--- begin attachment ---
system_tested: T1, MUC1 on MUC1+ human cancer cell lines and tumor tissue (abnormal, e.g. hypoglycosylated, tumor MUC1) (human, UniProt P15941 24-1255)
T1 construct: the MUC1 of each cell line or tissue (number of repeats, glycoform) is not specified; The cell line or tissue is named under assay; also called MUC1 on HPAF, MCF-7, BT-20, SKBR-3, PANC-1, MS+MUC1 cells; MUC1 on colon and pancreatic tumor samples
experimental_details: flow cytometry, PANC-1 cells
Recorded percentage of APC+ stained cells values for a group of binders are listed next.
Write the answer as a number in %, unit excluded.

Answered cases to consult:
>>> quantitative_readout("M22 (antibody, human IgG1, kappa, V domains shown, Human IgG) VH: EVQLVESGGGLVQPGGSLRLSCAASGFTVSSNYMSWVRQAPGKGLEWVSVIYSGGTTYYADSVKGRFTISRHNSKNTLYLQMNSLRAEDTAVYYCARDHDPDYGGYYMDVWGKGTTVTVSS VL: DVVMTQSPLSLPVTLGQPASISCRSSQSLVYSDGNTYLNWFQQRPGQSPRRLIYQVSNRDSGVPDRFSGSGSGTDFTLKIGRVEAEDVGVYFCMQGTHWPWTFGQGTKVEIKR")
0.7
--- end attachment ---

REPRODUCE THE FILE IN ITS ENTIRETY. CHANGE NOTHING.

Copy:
system_tested: T1, MUC1 on MUC1+ human cancer cell lines and tumor tissue (abnormal, e.g. hypoglycosylated, tumor MUC1) (human, UniProt P15941 24-1255)
T1 construct: the MUC1 of each cell line or tissue (number of repeats, glycoform) is not specified; The cell line or tissue is named under assay; also called MUC1 on HPAF, MCF-7, BT-20, SKBR-3, PANC-1, MS+MUC1 cells; MUC1 on colon and pancreatic tumor samples
experimental_details: flow cytometry, PANC-1 cells
Recorded percentage of APC+ stained cells values for a group of binders are listed next.
Write the answer as a number in %, unit excluded.

Answered cases to consult:
>>> quantitative_readout("M22 (antibody, human IgG1, kappa, V domains shown, Human IgG) VH: EVQLVESGGGLVQPGGSLRLSCAASGFTVSSNYMSWVRQAPGKGLEWVSVIYSGGTTYYADSVKGRFTISRHNSKNTLYLQMNSLRAEDTAVYYCARDHDPDYGGYYMDVWGKGTTVTVSS VL: DVVMTQSPLSLPVTLGQPASISCRSSQSLVYSDGNTYLNWFQQRPGQSPRRLIYQVSNRDSGVPDRFSGSGSGTDFTLKIGRVEAEDVGVYFCMQGTHWPWTFGQGTKVEIKR")
0.7